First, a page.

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Exit Strategies and Economic Recovery
Exit Strategies and Economic Recovery
  • By matthew
  • November 15, 2009, 17:35
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During the third quarter of 2009, the Korean economy appears to have yielded a fairly good result. As its gross domestic product (GDP) grew 2.9 percent year-on-year, it is projected to achieve an annual 10 percent growth rate. The forecast for achieving such a performance depends on the nation’s outlook for good fourth-quarter earning reports. By the third quarter of 2010, the Korean economy is forecast to near the production level it was before the economic crisis. This is a remarkable bounce back in comparison to the global economy as a whole.

There seem to be many reasons for this speedy recovery. One reason is that Korea, which encountered the financial crisis in 2008, adopted effective strategies to boost the economy in the early stages of the economic difficulty. The government took a series of drastic steps to revitalize the stagnant economy with extra spending in the first half of this year. In addition, other factors, including a favorable exchange rate, low oil prices and robust growth in the Chinese economy, are believed to have contributed to the result.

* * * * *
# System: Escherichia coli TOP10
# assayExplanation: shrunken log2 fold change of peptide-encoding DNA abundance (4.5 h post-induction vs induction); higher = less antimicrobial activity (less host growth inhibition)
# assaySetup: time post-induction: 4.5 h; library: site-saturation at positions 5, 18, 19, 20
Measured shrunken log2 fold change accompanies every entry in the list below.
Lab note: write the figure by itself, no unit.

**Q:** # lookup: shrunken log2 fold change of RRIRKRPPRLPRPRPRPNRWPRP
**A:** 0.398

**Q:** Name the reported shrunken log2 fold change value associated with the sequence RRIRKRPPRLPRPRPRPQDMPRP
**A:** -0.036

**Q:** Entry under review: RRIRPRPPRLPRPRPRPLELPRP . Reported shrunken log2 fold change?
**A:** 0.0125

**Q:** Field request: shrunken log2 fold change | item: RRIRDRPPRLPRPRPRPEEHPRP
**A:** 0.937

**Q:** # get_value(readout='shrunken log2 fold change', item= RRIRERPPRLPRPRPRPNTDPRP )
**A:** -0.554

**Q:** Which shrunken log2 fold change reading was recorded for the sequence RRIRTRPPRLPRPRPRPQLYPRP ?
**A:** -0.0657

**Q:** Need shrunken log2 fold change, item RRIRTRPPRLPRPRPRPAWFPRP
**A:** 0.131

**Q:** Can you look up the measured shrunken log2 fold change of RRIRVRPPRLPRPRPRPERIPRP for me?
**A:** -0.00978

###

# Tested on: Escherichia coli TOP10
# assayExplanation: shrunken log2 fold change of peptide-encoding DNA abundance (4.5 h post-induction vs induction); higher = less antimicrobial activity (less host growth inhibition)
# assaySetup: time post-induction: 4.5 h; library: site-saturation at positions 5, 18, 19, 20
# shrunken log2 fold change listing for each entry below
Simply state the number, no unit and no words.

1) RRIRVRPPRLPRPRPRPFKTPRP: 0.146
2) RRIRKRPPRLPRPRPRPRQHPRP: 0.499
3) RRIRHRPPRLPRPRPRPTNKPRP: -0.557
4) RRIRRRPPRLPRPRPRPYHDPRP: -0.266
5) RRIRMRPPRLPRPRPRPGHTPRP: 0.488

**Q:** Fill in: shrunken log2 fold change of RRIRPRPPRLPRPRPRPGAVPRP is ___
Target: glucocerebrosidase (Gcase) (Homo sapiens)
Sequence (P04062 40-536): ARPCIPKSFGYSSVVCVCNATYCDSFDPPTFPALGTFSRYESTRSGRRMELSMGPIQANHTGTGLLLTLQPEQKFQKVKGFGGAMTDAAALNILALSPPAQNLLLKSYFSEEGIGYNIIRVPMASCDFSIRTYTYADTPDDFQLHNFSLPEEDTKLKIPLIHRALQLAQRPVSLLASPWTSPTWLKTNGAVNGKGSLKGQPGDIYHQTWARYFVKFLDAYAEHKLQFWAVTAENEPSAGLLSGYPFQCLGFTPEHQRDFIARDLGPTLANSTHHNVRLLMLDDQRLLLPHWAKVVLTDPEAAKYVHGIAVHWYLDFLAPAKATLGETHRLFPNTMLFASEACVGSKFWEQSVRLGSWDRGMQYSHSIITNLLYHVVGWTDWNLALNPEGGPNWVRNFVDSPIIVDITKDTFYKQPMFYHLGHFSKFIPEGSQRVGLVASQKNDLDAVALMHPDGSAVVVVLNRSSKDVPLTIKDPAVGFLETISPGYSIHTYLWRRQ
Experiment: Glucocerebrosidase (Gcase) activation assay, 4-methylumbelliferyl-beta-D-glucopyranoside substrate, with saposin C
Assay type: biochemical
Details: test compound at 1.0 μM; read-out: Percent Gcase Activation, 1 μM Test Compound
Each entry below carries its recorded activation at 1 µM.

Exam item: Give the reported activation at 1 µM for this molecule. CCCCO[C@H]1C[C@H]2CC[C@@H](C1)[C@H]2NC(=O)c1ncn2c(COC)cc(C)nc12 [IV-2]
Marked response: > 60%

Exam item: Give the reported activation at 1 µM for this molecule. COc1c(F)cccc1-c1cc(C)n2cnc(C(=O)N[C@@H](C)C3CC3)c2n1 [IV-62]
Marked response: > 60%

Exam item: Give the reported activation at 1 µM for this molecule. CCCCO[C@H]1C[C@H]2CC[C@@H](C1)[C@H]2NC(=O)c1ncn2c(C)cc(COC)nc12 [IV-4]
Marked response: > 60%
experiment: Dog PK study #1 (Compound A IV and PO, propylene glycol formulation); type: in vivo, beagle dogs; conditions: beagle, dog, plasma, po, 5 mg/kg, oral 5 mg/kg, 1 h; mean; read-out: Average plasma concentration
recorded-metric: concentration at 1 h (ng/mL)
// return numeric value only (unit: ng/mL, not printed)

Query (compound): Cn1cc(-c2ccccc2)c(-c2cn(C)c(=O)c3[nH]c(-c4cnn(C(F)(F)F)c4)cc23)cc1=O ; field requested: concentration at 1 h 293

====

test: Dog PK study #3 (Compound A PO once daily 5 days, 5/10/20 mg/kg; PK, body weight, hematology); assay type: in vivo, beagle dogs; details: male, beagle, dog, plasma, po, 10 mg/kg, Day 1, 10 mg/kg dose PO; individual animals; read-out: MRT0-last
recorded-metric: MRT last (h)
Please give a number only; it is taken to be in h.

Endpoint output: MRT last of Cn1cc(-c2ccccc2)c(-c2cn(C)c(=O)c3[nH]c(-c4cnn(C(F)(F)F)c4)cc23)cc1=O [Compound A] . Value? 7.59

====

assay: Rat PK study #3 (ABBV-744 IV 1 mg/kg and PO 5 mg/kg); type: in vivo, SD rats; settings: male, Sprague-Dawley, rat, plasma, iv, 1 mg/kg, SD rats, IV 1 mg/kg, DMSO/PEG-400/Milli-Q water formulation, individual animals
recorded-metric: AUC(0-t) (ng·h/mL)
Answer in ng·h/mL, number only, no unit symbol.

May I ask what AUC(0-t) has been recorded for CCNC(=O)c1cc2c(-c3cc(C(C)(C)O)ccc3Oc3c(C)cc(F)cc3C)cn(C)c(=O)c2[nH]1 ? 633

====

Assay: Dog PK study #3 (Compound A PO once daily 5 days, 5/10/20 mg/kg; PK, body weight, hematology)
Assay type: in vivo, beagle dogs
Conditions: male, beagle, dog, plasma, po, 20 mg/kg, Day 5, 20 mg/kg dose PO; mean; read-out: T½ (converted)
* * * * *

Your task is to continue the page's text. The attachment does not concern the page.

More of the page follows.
Though the Korean economy is showing a sign of recovery, the situation is not as rosy as it appears. What we should keep in mind is excessive optimism. The government’s fiscal policy is destined to lose its effects as time passes. Two consecutive quarters of recovery cannot lead to predictions of the future. The contribution of net exports to growth in third-quarter earnings was negative. And it is highly possible that the predicted improvement of the won value will have a negative effect on the contribution of net exports to growth. And if the world economy slows down once again or global oil prices rise sharply, the contribution of net exports to growth will be further weakened. In addition, the government cannot continue to spend at the same rate it has been. Therefore, spending will inevitably lose its effect.

In conclusion, some economic factors behind the current distinguished growth of Korean economy will gradually disappear, including a sharp depreciation of the won, proactive economic stimulus measures and low oil prices. When this happens, the national economy is likely to decline significantly. Thus, if the government rushes to its exit strategies, such as increasing interest rates based on third-quarter earnings, it could become a real burden to economic recovery.